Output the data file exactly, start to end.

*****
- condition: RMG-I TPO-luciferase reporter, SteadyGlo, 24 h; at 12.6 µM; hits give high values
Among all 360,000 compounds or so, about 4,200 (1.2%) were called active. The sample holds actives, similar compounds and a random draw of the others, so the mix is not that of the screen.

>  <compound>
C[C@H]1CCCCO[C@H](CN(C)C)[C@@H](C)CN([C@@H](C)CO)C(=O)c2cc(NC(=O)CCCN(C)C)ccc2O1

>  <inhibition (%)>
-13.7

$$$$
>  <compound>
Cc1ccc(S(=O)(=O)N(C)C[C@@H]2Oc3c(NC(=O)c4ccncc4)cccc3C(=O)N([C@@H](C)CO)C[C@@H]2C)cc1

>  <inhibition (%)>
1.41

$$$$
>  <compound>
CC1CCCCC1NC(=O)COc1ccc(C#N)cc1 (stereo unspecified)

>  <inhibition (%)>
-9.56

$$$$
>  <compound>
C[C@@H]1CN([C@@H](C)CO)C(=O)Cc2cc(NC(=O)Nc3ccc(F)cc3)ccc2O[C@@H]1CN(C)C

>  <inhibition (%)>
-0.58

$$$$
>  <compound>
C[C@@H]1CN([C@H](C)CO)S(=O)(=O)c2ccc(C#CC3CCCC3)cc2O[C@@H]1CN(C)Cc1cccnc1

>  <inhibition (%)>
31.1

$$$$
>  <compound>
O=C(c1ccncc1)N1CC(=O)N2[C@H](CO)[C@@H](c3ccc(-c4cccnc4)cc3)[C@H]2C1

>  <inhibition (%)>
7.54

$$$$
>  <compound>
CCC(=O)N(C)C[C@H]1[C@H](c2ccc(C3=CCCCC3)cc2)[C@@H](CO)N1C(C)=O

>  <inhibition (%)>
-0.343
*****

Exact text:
- condition: RMG-I TPO-luciferase reporter, SteadyGlo, 24 h; at 12.6 µM; hits give high values
Among all 360,000 compounds or so, about 4,200 (1.2%) were called active. The sample holds actives, similar compounds and a random draw of the others, so the mix is not that of the screen.

>  <compound>
C[C@H]1CCCCO[C@H](CN(C)C)[C@@H](C)CN([C@@H](C)CO)C(=O)c2cc(NC(=O)CCCN(C)C)ccc2O1

>  <inhibition (%)>
-13.7

$$$$
>  <compound>
Cc1ccc(S(=O)(=O)N(C)C[C@@H]2Oc3c(NC(=O)c4ccncc4)cccc3C(=O)N([C@@H](C)CO)C[C@@H]2C)cc1

>  <inhibition (%)>
1.41

$$$$
>  <compound>
CC1CCCCC1NC(=O)COc1ccc(C#N)cc1 (stereo unspecified)

>  <inhibition (%)>
-9.56

$$$$
>  <compound>
C[C@@H]1CN([C@@H](C)CO)C(=O)Cc2cc(NC(=O)Nc3ccc(F)cc3)ccc2O[C@@H]1CN(C)C

>  <inhibition (%)>
-0.58

$$$$
>  <compound>
C[C@@H]1CN([C@H](C)CO)S(=O)(=O)c2ccc(C#CC3CCCC3)cc2O[C@@H]1CN(C)Cc1cccnc1

>  <inhibition (%)>
31.1

$$$$
>  <compound>
O=C(c1ccncc1)N1CC(=O)N2[C@H](CO)[C@@H](c3ccc(-c4cccnc4)cc3)[C@H]2C1

>  <inhibition (%)>
7.54

$$$$
>  <compound>
CCC(=O)N(C)C[C@H]1[C@H](c2ccc(C3=CCCCC3)cc2)[C@@H](CO)N1C(C)=O

>  <inhibition (%)>
-0.343